A Look at the Supreme Logo and How They Got Started

The Supreme Logo and the History Behind the Business

Catering to the underground culture of skateboarding, hip hop, and rock, the skateboarding and apparel brand Supreme has carved out a very successful niche for its products. Today, Supreme has established itself as one of the most popular streetwear brands in the world, boasting major collaborations with companies such as Nike, North Face, Playboy, and many others as well as record-breaking sellout times of its newly released products.

Given the enormous amount of success that the brand has enjoyed over the past few years alone, it should come as little surprise that the Supreme logo is now one of the most recognizable logos in the streetwear industry. The story of how Supreme established this level of success as well how their iconic logo came to be, though, is one that contains both high-points of astounding success as well as instances of considerable controversy.

The Origins of Supreme

The very first Supreme store was opened by James Jebbia in downtown Manhattan in 1994. This very first store featured a unique layout that was designed with skaters in mind. The products in the store were placed around its perimeter, leaving plenty of open space in the store for skaters to skate around the store while they browsed through its products.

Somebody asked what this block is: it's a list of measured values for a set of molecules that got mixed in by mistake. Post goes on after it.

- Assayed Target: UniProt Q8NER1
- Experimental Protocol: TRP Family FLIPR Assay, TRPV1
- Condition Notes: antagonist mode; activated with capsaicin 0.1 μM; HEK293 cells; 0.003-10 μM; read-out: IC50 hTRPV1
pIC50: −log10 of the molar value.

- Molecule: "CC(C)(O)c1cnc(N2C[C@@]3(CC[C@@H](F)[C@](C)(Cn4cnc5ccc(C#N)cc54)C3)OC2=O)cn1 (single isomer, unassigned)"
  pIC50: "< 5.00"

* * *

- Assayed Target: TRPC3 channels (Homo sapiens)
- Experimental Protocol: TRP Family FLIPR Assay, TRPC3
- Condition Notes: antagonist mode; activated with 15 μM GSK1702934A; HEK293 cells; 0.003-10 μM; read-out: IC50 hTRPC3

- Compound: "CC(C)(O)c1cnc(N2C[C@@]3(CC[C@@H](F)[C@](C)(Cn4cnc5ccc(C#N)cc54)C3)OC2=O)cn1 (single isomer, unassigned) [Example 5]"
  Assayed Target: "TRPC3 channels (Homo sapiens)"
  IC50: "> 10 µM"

For ten years, the Supreme brand consisted of this one single store, but in 2004, Jebbia opened up a second Supreme store in Los Angeles. The Los Angeles store was almost double the size of the New York store and even featured an indoor skate bowl. Little by little, Jebbia began to open up other Supreme stores all over the world, including stores in multiple Japanese cities, a store in Paris, and more. All of these stores were built with the same skater-friendly layout of the first Supreme store.

As for the products that Jebbia made available in these stores, the Supreme brand stocked its own line of clothing and skating supplies as well as clothing from a number of other brands such as Nike, Van, Spitfire, Thrasher, SB, and many others.

As the popularity of the Supreme brand grew, Supreme began to actually collaborate with many of these brands rather than just stocking their products. Today, Supreme frequently collaborates with a number of popular brands, including Nike, North Face, Hanes, Levi’s and others to create products that featuring both the branding and style of Supreme as well as the branding and style of the company that they are collaborating with.

In 2017, Supreme became a billion dollar brand, and James Jebbia announced that the company had sold half of its stock (about $500 million worth) to The Carlyle Group, a private equity firm. Since then, the popularity and cult following of the Supreme brand has continued to grow. Today, new lines of Supreme products are renowned for selling out in record-setting times, and the resale value on some of the brand’s more popular products often climbs to considerable numbers of a thousand dollars or more. The fact that Supreme only releases short runs of new products has played a large role in these record sellout times and high resale value.